February 18, 2022 | Insights
How to Evaluate Shipping Carriers
February 18, 2022 | Insights
As your business evolves and market conditions change, it’s important to regularly evaluate whether your suppliers are still a good fit for your needs. You may have shifted away from selling goods in brick-and-mortar retail toward more eCommerce, begun selling your products in new markets, or simply be looking for a way to mitigate risk in the face of supply chain disruptions. These are all valid reasons to consider whether your current shipping carrier is still the right one for your business.
In this article, we’ll cover a few key areas to analyze when you are evaluating fit in a shipping carrier, along with how these points translate to selecting the right provider for logistics in your distribution center yard.
Reliability, Quality, and Cost
Your customers are judging the trustworthiness of your business by how your shipments show up: are they largely on time and complete? Is communication on status proactive and clear? These factors are largely in control of your carrier, but your customers are likely to hold your business accountable for underperformance.
There’s an old concept called the “unattainable triangle” which posits that goods or services can never be fast, inexpensive, and high quality all at the same time. One of these must always be sacrificed: you can have something on time with high quality, but it won’t be cheap; you can have it fast and cheap, but it won’t be any good…you get the picture.
Shipping carriers follow the same rule. It can be tempting to choose a provider that offers the lowest price, but you must consider what you may be sacrificing in order to receive the lowest cost. Shipments that are consistently late, are poorly documented, or arrived damaged will only wind up costing your business more in the long run in replacements, chargebacks, and lost customers.
Asset-Based vs. Non-Asset-Based
Asset-based carriers own the equipment they use to transport your freight, while non-asset-based carriers do not. Non-asset-based carriers accomplish the transportation of your goods by subcontracting with asset-based carriers and by leasing equipment.
There are benefits and drawbacks to each style of carrier, and which is right for you depends on your individual situation. One of the benefits of choosing an asset-based carrier is that your partner is directly responsible for ensuring its fleet is well-maintained and its drivers are properly trained and licensed. There is no intermediary when it comes to this type of relationship, which can make it simpler for you as long as your asset-based carrier provides all the services you need. You may also realize some cost efficiencies since there are no equipment leasing fees that must be marked up and passed on to you, the customer.
A non-asset-based carrier, however, may be better suited for you. These carriers typically have a wider network of providers with whom they have negotiated favorable rates. They can also choose the carrier that best fits your needs on your behalf, which can reduce your workload if you have an operation with complex needs. It’s important to note that non-asset-based carriers have less control than asset-based carriers when it comes to how your shipments are executed, so solving problems can be more difficult.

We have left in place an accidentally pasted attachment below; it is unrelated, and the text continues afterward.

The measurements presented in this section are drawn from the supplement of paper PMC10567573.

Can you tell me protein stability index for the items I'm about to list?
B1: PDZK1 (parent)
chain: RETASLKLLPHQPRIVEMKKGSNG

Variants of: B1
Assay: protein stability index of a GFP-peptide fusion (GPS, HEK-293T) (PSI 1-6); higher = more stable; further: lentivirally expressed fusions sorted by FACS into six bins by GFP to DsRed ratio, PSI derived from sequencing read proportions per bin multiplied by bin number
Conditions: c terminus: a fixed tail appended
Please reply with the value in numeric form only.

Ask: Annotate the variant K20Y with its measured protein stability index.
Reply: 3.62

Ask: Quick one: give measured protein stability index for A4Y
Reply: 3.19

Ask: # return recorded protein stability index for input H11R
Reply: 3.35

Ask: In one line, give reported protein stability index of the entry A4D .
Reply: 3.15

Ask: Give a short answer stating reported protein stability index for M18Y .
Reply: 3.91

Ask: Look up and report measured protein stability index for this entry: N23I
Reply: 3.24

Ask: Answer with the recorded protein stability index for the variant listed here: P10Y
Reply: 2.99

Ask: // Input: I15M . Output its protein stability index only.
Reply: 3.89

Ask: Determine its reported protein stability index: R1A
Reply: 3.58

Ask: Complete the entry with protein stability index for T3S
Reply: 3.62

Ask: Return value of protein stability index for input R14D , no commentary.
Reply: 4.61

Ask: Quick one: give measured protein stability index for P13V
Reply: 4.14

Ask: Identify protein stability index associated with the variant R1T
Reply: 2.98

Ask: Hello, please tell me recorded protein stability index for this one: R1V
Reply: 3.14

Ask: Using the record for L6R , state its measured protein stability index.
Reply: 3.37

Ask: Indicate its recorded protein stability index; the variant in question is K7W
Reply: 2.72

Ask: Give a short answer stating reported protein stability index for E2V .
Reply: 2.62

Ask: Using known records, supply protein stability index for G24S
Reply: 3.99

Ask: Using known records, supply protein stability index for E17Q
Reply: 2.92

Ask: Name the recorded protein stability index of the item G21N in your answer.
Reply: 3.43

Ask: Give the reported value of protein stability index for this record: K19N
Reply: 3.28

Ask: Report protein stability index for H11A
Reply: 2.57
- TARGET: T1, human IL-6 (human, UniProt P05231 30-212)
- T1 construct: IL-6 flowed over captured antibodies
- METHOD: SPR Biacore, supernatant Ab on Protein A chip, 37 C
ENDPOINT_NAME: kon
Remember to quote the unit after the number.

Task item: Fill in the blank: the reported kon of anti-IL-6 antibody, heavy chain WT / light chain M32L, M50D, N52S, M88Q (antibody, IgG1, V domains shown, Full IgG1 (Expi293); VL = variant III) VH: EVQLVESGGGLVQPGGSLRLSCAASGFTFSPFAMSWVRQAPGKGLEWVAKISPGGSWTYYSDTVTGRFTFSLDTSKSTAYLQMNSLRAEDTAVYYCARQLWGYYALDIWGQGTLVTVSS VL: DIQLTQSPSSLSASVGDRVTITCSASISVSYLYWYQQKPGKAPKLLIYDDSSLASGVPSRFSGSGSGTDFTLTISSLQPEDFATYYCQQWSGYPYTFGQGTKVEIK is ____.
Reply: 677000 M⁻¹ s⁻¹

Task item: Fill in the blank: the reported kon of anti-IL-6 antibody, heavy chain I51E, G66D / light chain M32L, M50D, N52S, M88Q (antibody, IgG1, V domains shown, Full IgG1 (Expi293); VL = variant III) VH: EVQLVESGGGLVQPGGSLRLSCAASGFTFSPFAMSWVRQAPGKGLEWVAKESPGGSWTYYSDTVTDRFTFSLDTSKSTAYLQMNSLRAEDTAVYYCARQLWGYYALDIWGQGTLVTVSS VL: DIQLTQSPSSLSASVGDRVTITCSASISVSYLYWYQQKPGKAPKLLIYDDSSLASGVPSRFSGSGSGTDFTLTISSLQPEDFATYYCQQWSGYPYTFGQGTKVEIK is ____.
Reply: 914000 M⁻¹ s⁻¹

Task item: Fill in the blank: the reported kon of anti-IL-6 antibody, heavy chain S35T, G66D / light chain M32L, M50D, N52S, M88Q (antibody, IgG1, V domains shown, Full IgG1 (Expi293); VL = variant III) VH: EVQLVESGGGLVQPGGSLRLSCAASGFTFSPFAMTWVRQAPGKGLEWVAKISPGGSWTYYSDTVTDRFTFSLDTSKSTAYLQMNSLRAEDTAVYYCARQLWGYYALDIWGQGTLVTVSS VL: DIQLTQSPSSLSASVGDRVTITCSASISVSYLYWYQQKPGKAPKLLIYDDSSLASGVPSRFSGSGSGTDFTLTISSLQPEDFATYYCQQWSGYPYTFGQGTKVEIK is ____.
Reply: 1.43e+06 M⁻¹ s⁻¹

Safety and Sustainability
The way your goods travel from point A to point B is a reflection of your brand. If you’re like any of the customers we work with, then both safety and environmentally friendly practices are likely important to you. Knowingly working with a carrier that engages in undesirable practices to get goods to a destination on time reinforces the behavior and can reflect poorly on your business. Choosing a partner who values their team members (and other drivers on the road) as much as you do will demonstrate your high standards in all your dealings.
Sustainability is becoming a higher priority to many companies as a result of increased awareness of commerce’s impact on the environment. Corporations are paying more attention to these factors because of ESG reporting requirements. And many business leaders are simply examining their practices out of a sense of ethics and responsibility to future generations. Choosing a logistics carrier that prioritizes factors such as fuel efficiency and reducing carbon footprint is a smart play for any organization that counts going green as one of its goals.
Looking Inside the Yard
These criteria can also be used to evaluate the success of your yard operation, too. Here’s how they translate to looking critically at what’s happening between the gatehouse and the warehouse dock:
- Are cost-saving measures in executing moves in the yard actually costing you time and headaches?
- Can you count on your yard drivers to show up on time? Do you have backups on call if someone is sick or doesn’t show?
- Does your provider own the equipment being used? How well-maintained is it? If a tractor breaks down, how does that affect your productivity?
- Are your yard drivers following documented safety protocols? How well-trained are they?
If your yard operation has opportunities for improvement, we can help you determine what to do next. During a no-obligation virtual yard audit, our experts can guide you on ways to improve your efficiency and make every move count.
Great Logistics Are Not One-Size-Fits-All
What’s right for one business may not be right for another when it comes to logistics. When evaluating your partners, be sure to consider their services and skill sets against your organization’s priorities. We hope you found this short guide helpful in choosing the right carrier for your business. Follow NSSL on LinkedIn for more supply chain thought leadership articles!